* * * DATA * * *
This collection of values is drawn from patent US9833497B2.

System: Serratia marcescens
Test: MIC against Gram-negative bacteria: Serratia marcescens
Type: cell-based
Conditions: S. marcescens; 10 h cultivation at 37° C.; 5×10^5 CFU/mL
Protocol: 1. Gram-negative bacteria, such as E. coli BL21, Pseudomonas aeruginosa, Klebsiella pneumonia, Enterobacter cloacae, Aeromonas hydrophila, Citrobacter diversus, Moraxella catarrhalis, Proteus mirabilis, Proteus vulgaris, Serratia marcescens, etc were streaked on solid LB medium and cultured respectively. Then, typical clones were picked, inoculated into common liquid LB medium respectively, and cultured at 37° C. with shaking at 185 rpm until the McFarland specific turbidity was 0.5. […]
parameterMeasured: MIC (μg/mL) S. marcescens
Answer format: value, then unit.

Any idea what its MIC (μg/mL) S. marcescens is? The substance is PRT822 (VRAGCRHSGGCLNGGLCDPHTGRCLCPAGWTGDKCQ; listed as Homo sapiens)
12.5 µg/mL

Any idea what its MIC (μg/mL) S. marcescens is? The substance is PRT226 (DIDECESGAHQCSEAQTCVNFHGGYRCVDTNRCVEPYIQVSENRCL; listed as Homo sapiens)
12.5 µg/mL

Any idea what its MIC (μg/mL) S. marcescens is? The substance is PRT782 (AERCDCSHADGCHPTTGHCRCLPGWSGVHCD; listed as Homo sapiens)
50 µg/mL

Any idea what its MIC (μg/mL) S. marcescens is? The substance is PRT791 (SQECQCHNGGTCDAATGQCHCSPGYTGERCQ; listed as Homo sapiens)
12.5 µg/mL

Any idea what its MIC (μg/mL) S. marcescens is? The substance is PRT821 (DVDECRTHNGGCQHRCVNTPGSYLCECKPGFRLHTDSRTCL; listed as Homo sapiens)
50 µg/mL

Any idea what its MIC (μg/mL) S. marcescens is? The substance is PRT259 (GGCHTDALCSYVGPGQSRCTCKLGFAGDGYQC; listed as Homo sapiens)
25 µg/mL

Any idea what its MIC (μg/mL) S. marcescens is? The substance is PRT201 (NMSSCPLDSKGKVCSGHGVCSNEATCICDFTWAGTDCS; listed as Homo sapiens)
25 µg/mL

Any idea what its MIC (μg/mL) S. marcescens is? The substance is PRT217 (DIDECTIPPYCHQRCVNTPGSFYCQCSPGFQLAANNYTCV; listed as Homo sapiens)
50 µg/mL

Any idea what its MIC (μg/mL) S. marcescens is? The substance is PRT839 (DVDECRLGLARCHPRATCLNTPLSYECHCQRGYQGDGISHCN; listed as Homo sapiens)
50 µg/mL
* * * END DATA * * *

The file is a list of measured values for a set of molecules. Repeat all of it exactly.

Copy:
This collection of values is drawn from patent US9833497B2.

System: Serratia marcescens
Test: MIC against Gram-negative bacteria: Serratia marcescens
Type: cell-based
Conditions: S. marcescens; 10 h cultivation at 37° C.; 5×10^5 CFU/mL
Protocol: 1. Gram-negative bacteria, such as E. coli BL21, Pseudomonas aeruginosa, Klebsiella pneumonia, Enterobacter cloacae, Aeromonas hydrophila, Citrobacter diversus, Moraxella catarrhalis, Proteus mirabilis, Proteus vulgaris, Serratia marcescens, etc were streaked on solid LB medium and cultured respectively. Then, typical clones were picked, inoculated into common liquid LB medium respectively, and cultured at 37° C. with shaking at 185 rpm until the McFarland specific turbidity was 0.5. […]
parameterMeasured: MIC (μg/mL) S. marcescens
Answer format: value, then unit.

Any idea what its MIC (μg/mL) S. marcescens is? The substance is PRT822 (VRAGCRHSGGCLNGGLCDPHTGRCLCPAGWTGDKCQ; listed as Homo sapiens)
12.5 µg/mL

Any idea what its MIC (μg/mL) S. marcescens is? The substance is PRT226 (DIDECESGAHQCSEAQTCVNFHGGYRCVDTNRCVEPYIQVSENRCL; listed as Homo sapiens)
12.5 µg/mL

Any idea what its MIC (μg/mL) S. marcescens is? The substance is PRT782 (AERCDCSHADGCHPTTGHCRCLPGWSGVHCD; listed as Homo sapiens)
50 µg/mL

Any idea what its MIC (μg/mL) S. marcescens is? The substance is PRT791 (SQECQCHNGGTCDAATGQCHCSPGYTGERCQ; listed as Homo sapiens)
12.5 µg/mL

Any idea what its MIC (μg/mL) S. marcescens is? The substance is PRT821 (DVDECRTHNGGCQHRCVNTPGSYLCECKPGFRLHTDSRTCL; listed as Homo sapiens)
50 µg/mL

Any idea what its MIC (μg/mL) S. marcescens is? The substance is PRT259 (GGCHTDALCSYVGPGQSRCTCKLGFAGDGYQC; listed as Homo sapiens)
25 µg/mL

Any idea what its MIC (μg/mL) S. marcescens is? The substance is PRT201 (NMSSCPLDSKGKVCSGHGVCSNEATCICDFTWAGTDCS; listed as Homo sapiens)
25 µg/mL

Any idea what its MIC (μg/mL) S. marcescens is? The substance is PRT217 (DIDECTIPPYCHQRCVNTPGSFYCQCSPGFQLAANNYTCV; listed as Homo sapiens)
50 µg/mL

Any idea what its MIC (μg/mL) S. marcescens is? The substance is PRT839 (DVDECRLGLARCHPRATCLNTPLSYECHCQRGYQGDGISHCN; listed as Homo sapiens)
50 µg/mL